Economics

Can Organic Eggs Be Unscrambled?

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Trust Buster

The phrase trust-busting always conjures sepia-toned images of pince-nez, Rough Riders, and bushy mustaches to me. But it's actually is alive and well: Yesterday, Whole Foods—apparently the Standard Oil of the 21st century—was hauled back out on the Federal Trade Commission's chopping block.

In early 2007, Whole Foods merged with another organic grocery chain, Wild Oats. The FTC decided that this looked like a trust that needed busting, arguing that "core" organic consumers would be stuck with only the Whole Food/Wild Oats hybrid for their shopping. We're talking about the people who need quinoa like turn-of-the-century householders needed their lamp oil.

A fast track decision let the merger continue, accepting Whole Food's argument that Wal-Mart and other traditional grocery stores have greatly expanded their organic offerings, and that even after the merger the chain has plenty of competition. But now an appeals court has revived the case by bouncing it back down to the lower court, crying out: Think of the tempeh eaters! 

Whole Foods has already closed four Wild Oats stores, and 27 have become Whole Foods locations. The transition continues during this round of the appeal—the company says it will go ahead with "business as usual," and the markets seem to believe them, since Whole Foods stock closed up 1.6 percent yesterday. Or as Richard E. Donovan, co-chairman of the antitrust practice at Kelley Drye & Warren in New York put it to The New York Times:

"The eggs are already scrambled. What are you going to do?"

Cage-free, organic eggs, one assumes.

More on Whole Foods and reason donor John Mackey here and here.

NEXT: Change We Can Believe In?

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  1. Quinoa is surprisingly good. I’ve tried a lot of other grains while attempting to go on a grain-heavy diet and lose some weight (and cholesterol.) Quinoa is the only one I don’t get tired of by bite 4.

    Just sayin.

  2. Legate, what about wild rice? Not regular rice with wild rice mixed in, but just straight wild rice. Pretty good. And with any grain, cook it in chicken (or vegetable) broth for flavor.

  3. Some British organic market chain called Fresh & Easy is setting up a store in my neighborhood, just about a mile from the nearest Whole Foods. So, Whole Foods has some new foreign competitors to mercilessly crush with its notorious practice of predatory low, low, race-to-the-bottom pricing.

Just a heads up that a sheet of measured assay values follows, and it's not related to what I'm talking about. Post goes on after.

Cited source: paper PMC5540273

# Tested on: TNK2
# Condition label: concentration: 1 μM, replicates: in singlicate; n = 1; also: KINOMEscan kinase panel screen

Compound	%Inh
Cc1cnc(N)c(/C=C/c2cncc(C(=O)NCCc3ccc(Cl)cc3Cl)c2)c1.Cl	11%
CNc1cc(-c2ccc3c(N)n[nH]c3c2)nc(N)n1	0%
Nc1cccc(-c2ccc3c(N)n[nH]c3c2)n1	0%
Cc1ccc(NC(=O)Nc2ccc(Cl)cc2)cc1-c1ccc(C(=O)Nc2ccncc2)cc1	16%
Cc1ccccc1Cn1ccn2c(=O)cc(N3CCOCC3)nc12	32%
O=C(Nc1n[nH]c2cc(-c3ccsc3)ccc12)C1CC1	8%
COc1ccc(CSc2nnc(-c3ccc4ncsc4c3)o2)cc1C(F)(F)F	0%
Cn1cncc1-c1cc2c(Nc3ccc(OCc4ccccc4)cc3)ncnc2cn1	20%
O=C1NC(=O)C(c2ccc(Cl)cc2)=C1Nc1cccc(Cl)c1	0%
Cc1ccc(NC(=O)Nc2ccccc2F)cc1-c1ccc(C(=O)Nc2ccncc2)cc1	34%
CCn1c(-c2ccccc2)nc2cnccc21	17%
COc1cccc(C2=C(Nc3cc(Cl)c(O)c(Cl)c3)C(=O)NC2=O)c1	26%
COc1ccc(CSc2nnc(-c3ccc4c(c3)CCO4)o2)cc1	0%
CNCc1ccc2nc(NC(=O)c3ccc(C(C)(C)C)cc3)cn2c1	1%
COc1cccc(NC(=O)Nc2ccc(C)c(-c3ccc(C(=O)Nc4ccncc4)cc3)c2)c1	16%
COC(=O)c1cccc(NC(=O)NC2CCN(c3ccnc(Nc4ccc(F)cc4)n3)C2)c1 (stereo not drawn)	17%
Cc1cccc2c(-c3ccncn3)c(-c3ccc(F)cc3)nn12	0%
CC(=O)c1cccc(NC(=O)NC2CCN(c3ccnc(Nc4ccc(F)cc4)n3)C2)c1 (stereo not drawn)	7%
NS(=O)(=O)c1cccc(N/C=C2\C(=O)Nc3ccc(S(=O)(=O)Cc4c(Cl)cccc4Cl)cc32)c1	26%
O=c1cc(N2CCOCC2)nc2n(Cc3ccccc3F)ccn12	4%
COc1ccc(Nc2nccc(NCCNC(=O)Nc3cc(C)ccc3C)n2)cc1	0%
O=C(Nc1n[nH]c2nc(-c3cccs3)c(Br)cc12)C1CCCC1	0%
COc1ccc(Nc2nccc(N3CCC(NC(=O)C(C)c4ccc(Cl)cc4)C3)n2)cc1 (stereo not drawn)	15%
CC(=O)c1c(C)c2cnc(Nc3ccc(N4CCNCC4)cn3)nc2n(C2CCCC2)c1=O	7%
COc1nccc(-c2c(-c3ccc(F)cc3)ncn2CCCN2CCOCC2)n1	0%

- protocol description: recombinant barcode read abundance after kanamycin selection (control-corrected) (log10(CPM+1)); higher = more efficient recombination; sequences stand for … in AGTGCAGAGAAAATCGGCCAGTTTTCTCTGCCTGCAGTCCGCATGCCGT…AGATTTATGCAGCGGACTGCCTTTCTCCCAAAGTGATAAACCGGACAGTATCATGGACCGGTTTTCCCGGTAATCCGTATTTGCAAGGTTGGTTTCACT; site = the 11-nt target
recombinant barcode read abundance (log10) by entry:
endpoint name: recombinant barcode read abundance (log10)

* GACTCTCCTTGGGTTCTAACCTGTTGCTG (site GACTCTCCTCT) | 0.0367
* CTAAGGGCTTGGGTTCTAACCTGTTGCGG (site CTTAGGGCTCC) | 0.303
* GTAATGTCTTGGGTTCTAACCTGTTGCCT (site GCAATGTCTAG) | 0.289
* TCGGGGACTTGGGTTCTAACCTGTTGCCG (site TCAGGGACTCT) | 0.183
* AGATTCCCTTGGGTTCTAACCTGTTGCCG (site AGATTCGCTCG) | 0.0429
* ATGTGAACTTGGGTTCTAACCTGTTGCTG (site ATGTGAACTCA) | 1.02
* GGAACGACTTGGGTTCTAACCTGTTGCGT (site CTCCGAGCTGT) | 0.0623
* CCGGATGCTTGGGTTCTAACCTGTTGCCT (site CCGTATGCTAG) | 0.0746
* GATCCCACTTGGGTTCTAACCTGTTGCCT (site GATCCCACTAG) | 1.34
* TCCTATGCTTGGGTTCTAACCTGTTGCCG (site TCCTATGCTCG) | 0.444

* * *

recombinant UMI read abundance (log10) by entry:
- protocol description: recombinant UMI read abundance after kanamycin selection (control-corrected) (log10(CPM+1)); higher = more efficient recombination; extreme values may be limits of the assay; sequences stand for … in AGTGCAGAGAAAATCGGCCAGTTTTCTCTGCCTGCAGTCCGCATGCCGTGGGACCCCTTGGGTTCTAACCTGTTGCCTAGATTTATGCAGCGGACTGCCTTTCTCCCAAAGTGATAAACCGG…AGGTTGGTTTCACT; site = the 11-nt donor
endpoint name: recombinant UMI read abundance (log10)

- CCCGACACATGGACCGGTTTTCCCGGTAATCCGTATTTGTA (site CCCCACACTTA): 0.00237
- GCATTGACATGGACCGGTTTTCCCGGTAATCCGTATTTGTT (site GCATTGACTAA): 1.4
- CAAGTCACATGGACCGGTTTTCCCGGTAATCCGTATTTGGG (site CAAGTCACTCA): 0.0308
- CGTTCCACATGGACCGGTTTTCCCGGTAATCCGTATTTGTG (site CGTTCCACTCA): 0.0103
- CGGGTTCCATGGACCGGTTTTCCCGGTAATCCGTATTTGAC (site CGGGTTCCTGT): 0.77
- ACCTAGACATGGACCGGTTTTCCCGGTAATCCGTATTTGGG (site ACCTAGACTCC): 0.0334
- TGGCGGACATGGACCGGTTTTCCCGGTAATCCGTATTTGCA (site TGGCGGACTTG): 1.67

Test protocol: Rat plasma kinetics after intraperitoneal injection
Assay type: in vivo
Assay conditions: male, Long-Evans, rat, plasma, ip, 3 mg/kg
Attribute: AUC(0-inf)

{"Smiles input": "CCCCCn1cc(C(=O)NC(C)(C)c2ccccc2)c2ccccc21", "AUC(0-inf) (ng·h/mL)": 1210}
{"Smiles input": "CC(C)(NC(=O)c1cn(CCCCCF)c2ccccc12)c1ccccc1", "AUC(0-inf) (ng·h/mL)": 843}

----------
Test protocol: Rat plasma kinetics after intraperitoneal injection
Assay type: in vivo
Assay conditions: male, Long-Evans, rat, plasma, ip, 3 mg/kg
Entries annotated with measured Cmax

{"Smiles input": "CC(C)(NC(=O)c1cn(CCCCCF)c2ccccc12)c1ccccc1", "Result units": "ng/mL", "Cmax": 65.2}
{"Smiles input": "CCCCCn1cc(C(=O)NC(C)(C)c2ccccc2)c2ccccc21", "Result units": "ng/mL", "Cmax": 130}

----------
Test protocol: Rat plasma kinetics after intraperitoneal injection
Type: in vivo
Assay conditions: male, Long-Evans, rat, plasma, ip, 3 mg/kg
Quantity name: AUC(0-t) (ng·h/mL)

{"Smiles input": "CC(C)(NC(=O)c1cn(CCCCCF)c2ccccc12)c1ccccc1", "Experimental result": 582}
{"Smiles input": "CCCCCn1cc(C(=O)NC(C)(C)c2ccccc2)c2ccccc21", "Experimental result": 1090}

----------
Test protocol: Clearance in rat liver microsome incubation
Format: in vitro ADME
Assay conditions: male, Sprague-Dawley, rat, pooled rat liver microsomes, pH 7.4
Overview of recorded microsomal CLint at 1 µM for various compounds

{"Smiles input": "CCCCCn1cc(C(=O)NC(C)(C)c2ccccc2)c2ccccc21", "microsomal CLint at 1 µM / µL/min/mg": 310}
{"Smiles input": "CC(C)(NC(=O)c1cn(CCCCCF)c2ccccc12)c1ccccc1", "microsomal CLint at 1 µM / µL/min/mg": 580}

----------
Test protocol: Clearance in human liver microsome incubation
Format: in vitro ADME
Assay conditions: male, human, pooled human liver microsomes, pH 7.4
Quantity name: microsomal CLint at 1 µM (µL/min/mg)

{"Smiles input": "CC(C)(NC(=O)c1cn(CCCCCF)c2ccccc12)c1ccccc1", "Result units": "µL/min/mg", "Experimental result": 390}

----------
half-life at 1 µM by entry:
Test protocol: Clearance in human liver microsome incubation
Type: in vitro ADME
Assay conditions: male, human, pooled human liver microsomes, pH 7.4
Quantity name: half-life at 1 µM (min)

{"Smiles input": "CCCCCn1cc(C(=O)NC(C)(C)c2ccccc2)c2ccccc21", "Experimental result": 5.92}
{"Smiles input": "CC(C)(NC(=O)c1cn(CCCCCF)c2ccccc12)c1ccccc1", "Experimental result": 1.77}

Does American antitrust law only concern itself with whether a business is perceived as dominating all other American businesses in the same market?

  4. There is only one venue in the entire state of Michigan whwer I can view NFL football* live. The FTC should get on that one next.

    There is also only one professional male football league in the whole nation. The FTC should be breaking it up. For the consumers, of course.

    I was going to make this post about baseball, but didn’t want to read uninformed comments about MLB’s anti-trust exemption.

  5. Why would you want to have an alternative to watching a team led by Gustavus Cherlius?

  6. And with any grain, cook it in chicken (or vegetable) broth for flavor.
    QFT

    Epi, it’s mostly a texture issue. Buckwheat (for example) is about as subtle as fist-sized wad of chewing gum.

  7. JsD- I’m assuming that the asterisk indicates that the Lions aren’t, and never will be, an NFL-calibur franchise?

    When the Red Sox won in 04 and everyone was talking about how happy they were that their dad/grandpa/creepy Aunt Flo got to see that, it occurred to me that as a Lions fan, I already know for certain that I’m going to die without seeing a championship. I try to enjoy that lack of uncertainty.

  8. Epi, it’s mostly a texture issue. Buckwheat (for example) is about as subtle as fist-sized wad of chewing gum.

    Agreed. Buckwheat blows. I’d say the best grain textures are white rice, quinoa, and wild rice.

  9. Imagine all of the scenarios where a company occupied a seemingly dominant position in the marketplace; only to be foisted from that position by some competitor the Annointed in government never imagined becoming strong enough to do so. Such is the unpredictable nature of decentralized societies. In ten or twenty or thirty years some other company will come along and topple Whole Foods and it will be to the complete surprise of the elites in Washington.

    They never learn.

  10. Wild Oats, yuk. There stores smelled like weird vitamins.

  11. Remember how everyone was talking about how Janice Rogers Brown from California would be the next great libertarian judge! We she sided against Whole Foods yesterday and wrote the opinion for the FTC. What a joke. Judge Back FTC over Whole Foods

  12. Yet no one noticed that AT+T has completely re-formed as a larger even more monopolistic entity.

    What a ridiculously perverted sense of priorities this exposes.

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